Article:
Admittedly, I don’t feel my errors were unforgivable, but I was surprised by the extent of them.
As consolation, I’ve reminded myself of a few pieces of advice I’ve offered over the years. First, you’ve got to always keep in mind while you’re at the podium and all-eyes are on you that the audience is made of people and people-are-people, “they are human like you.” Thus, if you make a mistake it’s not the end of the world, for no one is infallible.
Second, “if you make a mistake, you’re more likely to notice more than others. So, move on. If you obsess over the mistake you will likely blunder even more and then the audience will definitely notice.”
Finally, the fact that you’ve been asked to speak in the first place means that someone had enough confidence in you to enlighten, inform or entertain others. Your usually not asked to speak unless your an “expert” on something- whether it’s a certain issue or simply your own experience. Thus, it follows that your listeners may not immediately know that you’ve actually made a mistake. Subsequently, don’t ever be afraid to correct yourself in the process if the moment allows for a correction or clarification.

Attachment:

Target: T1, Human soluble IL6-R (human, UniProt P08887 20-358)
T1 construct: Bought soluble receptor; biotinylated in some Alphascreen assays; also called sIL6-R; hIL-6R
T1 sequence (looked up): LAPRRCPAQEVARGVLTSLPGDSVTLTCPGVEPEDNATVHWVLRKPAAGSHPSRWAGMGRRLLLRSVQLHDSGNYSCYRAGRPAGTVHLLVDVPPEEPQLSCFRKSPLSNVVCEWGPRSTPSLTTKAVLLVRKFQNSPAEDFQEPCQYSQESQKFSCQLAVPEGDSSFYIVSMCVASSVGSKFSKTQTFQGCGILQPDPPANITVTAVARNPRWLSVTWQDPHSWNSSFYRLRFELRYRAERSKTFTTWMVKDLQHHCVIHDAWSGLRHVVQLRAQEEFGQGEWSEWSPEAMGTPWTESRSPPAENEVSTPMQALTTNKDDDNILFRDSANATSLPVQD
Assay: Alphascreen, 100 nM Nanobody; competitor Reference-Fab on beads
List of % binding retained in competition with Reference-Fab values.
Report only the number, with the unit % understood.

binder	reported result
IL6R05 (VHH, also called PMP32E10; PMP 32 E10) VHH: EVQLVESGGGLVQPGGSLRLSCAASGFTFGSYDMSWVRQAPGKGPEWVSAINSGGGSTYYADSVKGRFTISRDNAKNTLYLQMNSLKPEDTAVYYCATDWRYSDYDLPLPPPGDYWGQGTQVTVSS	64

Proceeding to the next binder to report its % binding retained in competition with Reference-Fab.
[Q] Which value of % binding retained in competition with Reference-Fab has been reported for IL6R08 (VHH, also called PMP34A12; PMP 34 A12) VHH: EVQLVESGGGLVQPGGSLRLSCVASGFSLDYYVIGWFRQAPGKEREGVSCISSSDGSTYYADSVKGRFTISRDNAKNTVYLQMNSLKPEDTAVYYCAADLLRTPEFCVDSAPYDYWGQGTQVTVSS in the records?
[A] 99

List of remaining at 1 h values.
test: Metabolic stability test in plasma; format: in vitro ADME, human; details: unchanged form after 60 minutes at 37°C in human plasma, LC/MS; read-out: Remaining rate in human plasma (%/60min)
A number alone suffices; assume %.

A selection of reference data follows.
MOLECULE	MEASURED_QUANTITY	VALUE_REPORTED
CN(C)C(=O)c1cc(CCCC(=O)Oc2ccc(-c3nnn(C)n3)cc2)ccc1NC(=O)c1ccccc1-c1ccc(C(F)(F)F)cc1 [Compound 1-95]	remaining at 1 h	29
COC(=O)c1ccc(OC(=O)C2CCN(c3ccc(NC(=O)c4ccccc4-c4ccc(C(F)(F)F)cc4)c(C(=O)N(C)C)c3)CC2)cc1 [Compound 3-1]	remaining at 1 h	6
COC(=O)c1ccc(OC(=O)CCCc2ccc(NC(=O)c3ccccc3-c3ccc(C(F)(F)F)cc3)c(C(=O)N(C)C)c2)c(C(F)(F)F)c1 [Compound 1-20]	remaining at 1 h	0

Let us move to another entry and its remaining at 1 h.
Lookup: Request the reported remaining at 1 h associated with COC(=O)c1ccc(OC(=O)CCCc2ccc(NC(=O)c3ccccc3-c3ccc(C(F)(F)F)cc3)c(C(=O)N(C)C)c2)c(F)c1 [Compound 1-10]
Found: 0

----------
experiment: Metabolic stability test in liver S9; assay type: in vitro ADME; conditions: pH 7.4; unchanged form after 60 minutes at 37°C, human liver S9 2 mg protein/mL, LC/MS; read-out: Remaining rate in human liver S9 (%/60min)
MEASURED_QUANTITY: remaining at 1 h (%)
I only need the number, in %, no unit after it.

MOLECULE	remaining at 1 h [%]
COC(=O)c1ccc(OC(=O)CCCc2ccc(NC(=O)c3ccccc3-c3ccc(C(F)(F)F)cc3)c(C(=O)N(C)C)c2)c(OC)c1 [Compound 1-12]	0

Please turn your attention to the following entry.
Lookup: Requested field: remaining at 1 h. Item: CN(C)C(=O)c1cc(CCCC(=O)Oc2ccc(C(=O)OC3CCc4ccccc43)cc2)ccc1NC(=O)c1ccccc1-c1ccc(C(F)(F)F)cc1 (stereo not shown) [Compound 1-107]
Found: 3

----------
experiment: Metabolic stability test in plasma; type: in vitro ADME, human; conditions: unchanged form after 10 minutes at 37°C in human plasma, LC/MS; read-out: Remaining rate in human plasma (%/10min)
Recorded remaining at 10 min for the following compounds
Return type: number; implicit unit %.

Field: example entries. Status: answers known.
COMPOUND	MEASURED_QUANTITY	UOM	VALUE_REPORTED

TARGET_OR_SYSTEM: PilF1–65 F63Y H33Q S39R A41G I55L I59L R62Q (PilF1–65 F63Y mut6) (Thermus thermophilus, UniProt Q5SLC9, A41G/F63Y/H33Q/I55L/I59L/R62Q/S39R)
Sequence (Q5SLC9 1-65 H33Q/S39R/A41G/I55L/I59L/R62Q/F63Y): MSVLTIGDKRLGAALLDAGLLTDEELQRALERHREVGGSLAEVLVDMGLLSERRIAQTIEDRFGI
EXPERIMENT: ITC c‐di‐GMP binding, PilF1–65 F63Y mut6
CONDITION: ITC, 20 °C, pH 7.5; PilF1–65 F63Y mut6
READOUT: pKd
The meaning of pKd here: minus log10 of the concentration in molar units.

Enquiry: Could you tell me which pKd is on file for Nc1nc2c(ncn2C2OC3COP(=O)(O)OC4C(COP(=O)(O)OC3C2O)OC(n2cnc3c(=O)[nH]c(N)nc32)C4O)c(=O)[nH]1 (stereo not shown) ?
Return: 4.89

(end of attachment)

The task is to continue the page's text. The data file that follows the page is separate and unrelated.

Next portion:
In addition to the aforementioned guidance I’ve provided on the job, I will add that we have tried our best to encourage our children to feel comfortable in expressing themselves in front of others here at home, Hacienda Dominguez. Whether or not they are tactful about it is another matter entirely and one that cannot necessarily be taught.
We also try to teach by example, so that whenever we host parties we are apt to give toasts; at dinner, family members take turns saying grace; and whenever it is someone’s birthday, everyone is required to extemporaneously say “what we love” about the birthday girl or boy.
To err is human; to forgive, divine. - Alexander Pope